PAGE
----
The identification of a human tumor virus immediately suggests strategies for tumor prevention and control. Public heath measures can be instituted to protect the population from exposure or to identify carriers or people at elevated risk of cancer. Successful examples of this approach are the elimination of HBV and HCV from the blood supply and the use of Pap screening to identify women with HPV-induced cervical dysplasia. In a more recent example, maternal-to-infant transmission of HTLV-1 is reduced if carrier mothers refrain from breast-feeding (Hino et al., 1997). Another well-established modality to control viral infection is vaccination. An effective hepatitis B vaccine is already reducing the incidence of chronic hepatitis B virus infection and hepatocellular carcinoma (Huang and Lin, 2000), and on the basis of clinical trials demonstrating protection against persistent high-risk HPV infection and the development of precancerous lesions, HPV vaccines were recently approved for distribution (Koutsky et al., 2002; Harper et al., 2004; Villa et al., 2005). Vaccines such as these that are targeted at virus particles or structural proteins are referred to as prophylactic vaccines andrely on the production of neutralizing antibodies that prevent viral infection. These vaccines are expected to be of greatest benefit to people who have not yet been exposed to the targeted virus. Prophylactic vaccines may also be used in infected people to reduce the titer of infectious virus in tissues and body fluids, the number of infected cells, or the concentration of viral gene products in infected cells. Such effects may well reduce the likelihood of malignant progression or transmission of the virus to a new host. Antiviral drugs that interfere with virus replication may provide similar benefits. However, prophylactic vaccines are unlikely to be beneficial to patients who already have precancerous changes or cancer itself. For such people, therapeutic vaccines are being developed that induce the generation of cytotoxic T lymphocytes that recognize and kill tumor cells that express viral proteins (Schreckenberger and Kaufmann, 2004). Since the expression of many cellular genes is under the control of viral proteins in cancer cells, some cellular proteins that are induced by the virus may also serve as tumor rejection antigens.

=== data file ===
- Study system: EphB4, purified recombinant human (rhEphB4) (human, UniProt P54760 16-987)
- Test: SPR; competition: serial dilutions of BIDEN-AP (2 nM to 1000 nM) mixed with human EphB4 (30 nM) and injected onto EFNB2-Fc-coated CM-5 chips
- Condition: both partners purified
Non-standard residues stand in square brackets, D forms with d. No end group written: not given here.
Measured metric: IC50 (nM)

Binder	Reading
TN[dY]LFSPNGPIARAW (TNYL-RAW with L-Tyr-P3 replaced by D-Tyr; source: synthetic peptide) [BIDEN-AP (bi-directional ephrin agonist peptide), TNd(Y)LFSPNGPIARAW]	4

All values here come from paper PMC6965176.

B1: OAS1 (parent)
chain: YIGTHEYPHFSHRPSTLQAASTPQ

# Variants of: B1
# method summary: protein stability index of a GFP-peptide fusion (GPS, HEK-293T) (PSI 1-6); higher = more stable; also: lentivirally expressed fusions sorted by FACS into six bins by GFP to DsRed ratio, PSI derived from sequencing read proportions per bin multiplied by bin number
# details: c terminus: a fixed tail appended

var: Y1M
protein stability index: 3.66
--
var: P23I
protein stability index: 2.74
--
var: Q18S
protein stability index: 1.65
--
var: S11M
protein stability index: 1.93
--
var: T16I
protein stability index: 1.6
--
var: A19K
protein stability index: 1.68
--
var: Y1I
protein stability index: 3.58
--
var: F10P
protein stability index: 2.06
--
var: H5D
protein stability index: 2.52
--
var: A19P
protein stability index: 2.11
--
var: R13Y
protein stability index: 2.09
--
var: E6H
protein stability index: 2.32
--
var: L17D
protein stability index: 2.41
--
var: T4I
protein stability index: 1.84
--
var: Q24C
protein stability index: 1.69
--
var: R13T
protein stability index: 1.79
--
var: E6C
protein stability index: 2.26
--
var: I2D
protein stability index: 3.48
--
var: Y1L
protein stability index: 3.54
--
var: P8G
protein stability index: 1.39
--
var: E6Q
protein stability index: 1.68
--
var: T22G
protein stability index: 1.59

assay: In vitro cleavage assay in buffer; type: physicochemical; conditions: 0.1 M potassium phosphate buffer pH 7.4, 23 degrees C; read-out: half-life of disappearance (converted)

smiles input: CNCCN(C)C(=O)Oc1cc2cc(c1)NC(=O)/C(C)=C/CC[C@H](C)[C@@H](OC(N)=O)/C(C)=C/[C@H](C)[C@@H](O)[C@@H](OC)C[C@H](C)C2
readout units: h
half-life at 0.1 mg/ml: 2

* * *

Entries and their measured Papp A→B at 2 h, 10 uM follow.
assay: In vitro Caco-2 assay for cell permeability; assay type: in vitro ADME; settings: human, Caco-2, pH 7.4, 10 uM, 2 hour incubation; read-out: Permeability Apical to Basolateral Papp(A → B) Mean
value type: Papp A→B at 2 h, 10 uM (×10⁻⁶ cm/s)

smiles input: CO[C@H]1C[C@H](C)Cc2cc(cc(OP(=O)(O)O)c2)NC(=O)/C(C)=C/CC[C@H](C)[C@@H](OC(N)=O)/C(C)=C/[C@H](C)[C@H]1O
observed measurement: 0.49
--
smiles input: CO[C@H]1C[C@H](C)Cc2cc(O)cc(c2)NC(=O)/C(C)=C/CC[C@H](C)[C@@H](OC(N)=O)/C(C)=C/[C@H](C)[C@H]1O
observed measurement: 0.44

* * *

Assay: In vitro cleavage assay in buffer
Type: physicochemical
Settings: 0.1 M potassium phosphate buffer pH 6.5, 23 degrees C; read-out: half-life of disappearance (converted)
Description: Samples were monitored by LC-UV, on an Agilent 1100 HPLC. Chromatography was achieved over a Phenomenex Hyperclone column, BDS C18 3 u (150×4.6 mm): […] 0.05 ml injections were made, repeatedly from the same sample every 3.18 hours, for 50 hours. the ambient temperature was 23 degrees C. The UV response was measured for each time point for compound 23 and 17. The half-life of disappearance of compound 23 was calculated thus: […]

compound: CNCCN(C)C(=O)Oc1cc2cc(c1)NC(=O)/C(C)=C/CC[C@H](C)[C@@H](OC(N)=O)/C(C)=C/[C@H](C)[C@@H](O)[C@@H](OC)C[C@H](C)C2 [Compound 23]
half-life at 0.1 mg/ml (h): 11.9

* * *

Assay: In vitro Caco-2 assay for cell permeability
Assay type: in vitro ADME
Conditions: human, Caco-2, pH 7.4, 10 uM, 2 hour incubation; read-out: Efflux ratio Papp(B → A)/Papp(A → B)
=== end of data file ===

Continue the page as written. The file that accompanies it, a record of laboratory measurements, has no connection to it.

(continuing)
Tumor virus genomes and proteins in the cancer cells are also well-defined therapeutic targets. It may be possible to use antiviral agents that inhibit the replication or expression of viral genomes in cancer cells or that interfere with function of viral proteins required for cancer cell survival or growth. Such agents might include RNAi, micro RNA, ribozymes, or other nucleases that directly bind to and degrade viral DNA or RNA, as well as small molecules that interfere with expression or activity of viral proteins. These approaches are expected to be useful in virally induced cancers that continuously require viral gene products for proliferation or survival. Because viral genes and gene products are present in infected cells only, it may be possible to develop highly specific antiviral drugs that prevent or inhibit cancer growth with minimal effects on normal uninfected tissue.
Was this article helpful?